A Green Story Is More Monotonous Than Mythic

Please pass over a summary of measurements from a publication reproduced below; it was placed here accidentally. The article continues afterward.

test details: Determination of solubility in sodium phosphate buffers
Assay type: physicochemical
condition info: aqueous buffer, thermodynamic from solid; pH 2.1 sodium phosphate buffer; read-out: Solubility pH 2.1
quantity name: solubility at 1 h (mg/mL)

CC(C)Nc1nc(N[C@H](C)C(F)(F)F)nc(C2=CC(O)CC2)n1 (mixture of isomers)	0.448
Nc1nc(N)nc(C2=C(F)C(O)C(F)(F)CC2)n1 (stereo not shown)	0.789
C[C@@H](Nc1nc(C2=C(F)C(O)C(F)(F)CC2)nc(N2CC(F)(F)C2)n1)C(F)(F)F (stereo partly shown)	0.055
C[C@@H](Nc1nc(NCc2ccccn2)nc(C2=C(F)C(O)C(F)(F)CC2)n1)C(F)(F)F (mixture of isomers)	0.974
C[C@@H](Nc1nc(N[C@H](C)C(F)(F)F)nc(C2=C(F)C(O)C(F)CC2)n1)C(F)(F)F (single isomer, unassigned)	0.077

The American immigrant experience is certainly compelling material for filmmakers, with centuries of rich tradition and robust narrative. Not that you'd know this after watching Nick Agiashvili's A Green Story, which comes across like the result of a not particularly inspired Mad Lib: "Penniless yet ambitious [Greek] immigrant comes to America, clawing his way up from [homelessness] to start a company making [eco-friendly cleaning products], his obsession costs him his [first marriage] but ultimately leads to [financial success] before running afoul of [Big Soap] and dealing with a far more personal crisis: [terminal cancer]." Even worse, this formulaic narrative is based on a true story. After witnessing the horrors of World War II on his native Crete, Eftichios Vlahakis (Ed O'Ross) emigrates to the U.S., changes his name to "Van," and founds Earth Friendly Products. His dreams of green laundry soap in every high-capacity washing machine are imperiled by his evil competitor (we assume he's evil; he's played by Malcolm McDowell) and a fatal diagnosis. But for a biopic, none of it registers as particularly authentic: not O'Ross's generic, more-Slavic-than-Greek accent, not the schlumpy Van's unlikely mack-daddy-ness, and not Shannon Elizabeth's "acting." Agiashvili plods back and forth from young Eftichios's first months in America to Van's attempts to close that one big deal before kicking the bucket. Honestly, Vlahakis's tale should be compelling, but a weak script and mostly dull performances (one exception: Billy Zane . . . I know!) make A Green Story more monotonous than mythic.
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